Navigating the Challenges of the Year-End Property Market

Navigating the Challenges of the Year-End Property Market
Property Risk Management

02 of 09

This insight is part 02 of 09 in this Collection.

November 16, 2023 18 mins

Navigating the Challenges of the Year-End Property Market

Navigating the Challenges of the Year-End Property Market

Insurers continue to adapt and respond to the dynamic Property risk landscape by refining their appetite, coverage language, and underwriting practices.

Key Takeaways
  1. Valuations and geopolitical risks will continue to dominate underwriting discussions.
  2. Supply chain risk will continue to impact Contingent Business Interruption (CBI) coverage.
  3. Global reinsurance capital has rebounded but pricing will remain materially elevated.

Q4 has historically been an important time for the Property insurance market, as the peak reinsurance renewal season approaches, and the Atlantic hurricane season runs its course. This Q4 brings with it the additional complexities of persistent inflation, a slow supply chain recovery, and continued property and business interruption valuation concerns, along with geopolitical volatility. Insurers continue to adapt and respond to the dynamic Property risk landscape by refining their appetite, coverage language, and underwriting practices, and by working with Aon to develop approaches and solutions to meet clients’ evolving risk needs. 

 
Underinsurance Will Remain a Top Priority for Insureds and Insurers Alike

Driven largely by inflation, a slow supply chain recovery, and rising labor costs, property and business interruption values have increased materially. Insurance to value remains a top priority on risk management and underwriting agendas, as underinsurance has proven to lead to longer, more challenging claims adjustment processes and lower than ideal settlement values.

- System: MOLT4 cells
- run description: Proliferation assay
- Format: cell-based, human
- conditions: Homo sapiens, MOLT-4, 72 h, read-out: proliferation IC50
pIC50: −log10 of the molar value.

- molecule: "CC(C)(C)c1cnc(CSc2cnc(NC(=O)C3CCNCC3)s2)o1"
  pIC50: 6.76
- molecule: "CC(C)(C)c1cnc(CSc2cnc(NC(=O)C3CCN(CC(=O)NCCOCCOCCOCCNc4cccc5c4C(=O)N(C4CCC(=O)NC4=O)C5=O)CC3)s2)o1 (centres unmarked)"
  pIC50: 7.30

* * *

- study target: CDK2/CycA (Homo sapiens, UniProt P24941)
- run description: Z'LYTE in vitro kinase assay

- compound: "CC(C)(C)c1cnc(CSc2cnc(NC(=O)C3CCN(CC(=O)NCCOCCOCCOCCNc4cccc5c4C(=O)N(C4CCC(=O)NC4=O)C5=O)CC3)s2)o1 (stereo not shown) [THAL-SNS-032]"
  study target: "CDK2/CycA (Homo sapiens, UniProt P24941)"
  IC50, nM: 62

Insurers have responded by:
  • Requiring detailed descriptions of valuation methodologies
  • Imposing coinsurance/valuation limitation clauses/margin clauses where valuations are deemed under-reported or inaccurate.
  • Flagging renewals with reported values matching values from the previous year.
To navigate this challenge, Aon recommends that clients work with their Aon team to:
  • Reassess their valuations (e.g., by engaging professional appraisers), and conduct PML studies.
  • Be prepared to explain their values and the methodology used to calculate them.
  • Recalibrate their indemnity periods.
  • Review Coinsurance and Average Clauses in policies as these present specific risks.
  • Consider using proxy exposures that are less susceptible to inflationary impacts.

Geopolitical Events Will Trigger Underwriting Rigor and Coverage Clarifications

Current geopolitical events and civil unrest have had profound and widespread humanitarian and economic impacts – both immediate and long-term. Businesses may face a loss of revenue from damaged property and inventory, as well as from business interruption from direct or indirect causes (e.g., supplier and customer disruptions). There is also an increased risk of cyber attacks. Due to the widespread nature of these events, insurers have sought to limit their exposure through myriad actions.

Insurers have responded by:
  • Clarifying their intent (e.g., further limiting or excluding coverage) related to Strikes, Riots and Civil Commotion (SRCC), Terrorism, War, Political Violence, Cyber and Sanctions.
  • Adjusting their appetite to limit exposure in affected geographies and excluding affected geographies on existing placements.
  • Implementing rigorous underwriting practices related to coverage terms and extensions, loss history, Business Interruption redundancy measures, and local political outlooks.
To navigate this challenge, Aon recommends that clients work with their Aon team to:
  • Review policy language, limits, sub-limits and deductibles related to Cyber, Terrorism, War, Political Violence and Civil Unrest. Look closely at Sanctions Clauses and provisions related to physical loss or damage to property, business interruption and extra expense, as well as Ingress/Egress and Contingent Time Element (CTE).